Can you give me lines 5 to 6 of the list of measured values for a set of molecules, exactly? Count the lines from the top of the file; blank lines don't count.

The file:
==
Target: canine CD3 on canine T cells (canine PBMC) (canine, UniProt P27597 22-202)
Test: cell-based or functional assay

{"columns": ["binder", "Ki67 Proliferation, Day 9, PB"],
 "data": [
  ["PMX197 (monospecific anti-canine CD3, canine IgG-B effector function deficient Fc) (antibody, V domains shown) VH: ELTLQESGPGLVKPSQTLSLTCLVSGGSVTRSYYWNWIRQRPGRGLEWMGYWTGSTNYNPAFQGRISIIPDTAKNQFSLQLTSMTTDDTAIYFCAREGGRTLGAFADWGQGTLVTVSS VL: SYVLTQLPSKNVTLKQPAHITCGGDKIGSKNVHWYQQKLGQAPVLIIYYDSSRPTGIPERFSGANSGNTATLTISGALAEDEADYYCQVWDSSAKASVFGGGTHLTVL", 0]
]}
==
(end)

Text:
  ["PMX197 (monospecific anti-canine CD3, canine IgG-B effector function deficient Fc) (antibody, V domains shown) VH: ELTLQESGPGLVKPSQTLSLTCLVSGGSVTRSYYWNWIRQRPGRGLEWMGYWTGSTNYNPAFQGRISIIPDTAKNQFSLQLTSMTTDDTAIYFCAREGGRTLGAFADWGQGTLVTVSS VL: SYVLTQLPSKNVTLKQPAHITCGGDKIGSKNVHWYQQKLGQAPVLIIYYDSSRPTGIPERFSGANSGNTATLTISGALAEDEADYYCQVWDSSAKASVFGGGTHLTVL", 0]
]}